It became apparent to us this month that there are indeed many businesses, both large and small, across our region (and across the country) that are continuing to develop and grow.   In ghost writing a Special Report for Cambridgeshire Chamber of Commerce’s Connected magazine we were privileged to speak with business and education leaders from Chamber member organisations and, from all of them, we heard that innovation, diversification, flexibility, partnership working and a can-do attitude are the keys to success. 

Even in the toughest of industry sectors which, in recent years with the impact of climate change so apparent, has to be agriculture, businesses like Produce World show huge strength of character in their management teams.  Talking with William Burgess about events of the past year, the value of continuous innovation and research and development in helping to maintain this oldest of industries is clear.  But, while Produce World has and is surviving and still building, others have and are not, and it seems to us that the strength of individual characters within their driving team and the confidence in their ability to not only weather the storm but to beat it hands down is key.

Another family business that’s also facing 2013 with the optimism and determination now synonymous with its 100 year history,history is one of our favourite clients, Ridgeons Timber and Builders Merchants.  This week they opened their new Green Light Centre of Excellence and Training Academy, with two days of customer and VIP events, in partnership with their training partners Cambridge Regional College, NICIEC and Easy MCS.  This is a great example of how partnerships between organisations are working to help companies diversify and offer new and much needed products and services.  The initiative is an important one for the construction industry in our region and will help businesses take advantage of opportunities that the move towards sustainability offers and, importantly, is a diversification for Ridgeons which adds yet another valuable string to their bow.  The Rt Hon Greg Barker Minister of State for Climate Change even tipped up on Wednesday to look around and congratulate Ridgeons on their achievements with the Centre.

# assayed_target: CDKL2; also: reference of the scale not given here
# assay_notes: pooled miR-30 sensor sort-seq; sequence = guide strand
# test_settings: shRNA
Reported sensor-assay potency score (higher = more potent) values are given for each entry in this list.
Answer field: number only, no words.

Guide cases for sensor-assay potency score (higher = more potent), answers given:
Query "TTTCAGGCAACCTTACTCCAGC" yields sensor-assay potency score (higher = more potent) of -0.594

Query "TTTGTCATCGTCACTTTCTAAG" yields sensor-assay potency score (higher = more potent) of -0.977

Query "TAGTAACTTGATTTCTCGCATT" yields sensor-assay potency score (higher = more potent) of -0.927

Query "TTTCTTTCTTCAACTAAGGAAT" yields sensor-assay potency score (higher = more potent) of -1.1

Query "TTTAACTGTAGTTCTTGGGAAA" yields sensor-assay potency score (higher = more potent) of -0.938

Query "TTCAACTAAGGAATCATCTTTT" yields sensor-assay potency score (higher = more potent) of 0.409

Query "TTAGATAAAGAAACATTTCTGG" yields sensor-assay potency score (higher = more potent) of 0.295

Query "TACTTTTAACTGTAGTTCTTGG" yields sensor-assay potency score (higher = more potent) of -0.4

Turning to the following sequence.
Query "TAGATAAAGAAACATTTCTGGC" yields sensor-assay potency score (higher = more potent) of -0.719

Major players in the regional construction industry, including Kier Eastern also attended the event  and, talking with managing director, Graham Howe, it’s apparent that Kier too is feeling cautiously optimistic about the year to come, particularly in the Eastern region where there are clear ‘pockets’ of opportunity.

Graham believes that ‘doom and gloom only spreads more of the same’, while a ‘positive attitude to business and innovation has proved to help breed confidence across companies, customers and the whole economy’.   This is an absolute truism we are sure and we also believe, wholeheartedly, that ensuring you have only positive, proactive people in your organisation is another key to success.  This is why we’re so delighted to have Nicola Collenette, ex-drinks industry journalist, as our newest team member.

So, onwards and upwards and here’s to a prosperous 2013.


January, and those of us with teenage children know that we’re already into exam season.  In fact, exam season seems to be perpetual these days.  But, from next year, January and February will be a little quieter for the examining bodies, when the opportunity for 17 and 18 year olds to retake A Level modules will no longer exist.  Yes, it’s all change again for UK education.

At Conscious Communications we’re privileged to work with one of the best private schools in the country and through our work have developed an understanding of the issues and politics involved in the national education agenda.  We have also been fortunate enough to have the opportunity to discuss pressing education issues with teachers, academics and business leaders, most recently in a series of podcasts with education thought leaders as a preview to a national education conference we are organising in Cambridge next month.

Teachers are not at all shy  of voicing their opinions and indeed, they are some of the most prolific Tweeters, using the social media platform to stage lively discussions and debates at all times of day and night.  There are even several public Twitter forums which take place each week at set times, where teachers and educationalists get together, using hash tags such as #sltchat or #ukedchat, to discuss pre-agreed themes and questions, often resulting in heated voicing of opinions.

The major issues currently are those relating to the review of the National Curriculum and the government’s consultation on the future for assessment in the UK.  Teachers, seemingly universally, believe that the current system is letting children and schools down.  They are brimming with ideas for how an effective system could and should be structured and yet their frustration that the educated and informed opinions of teachers are going unheeded by the decision makers, are widely voiced.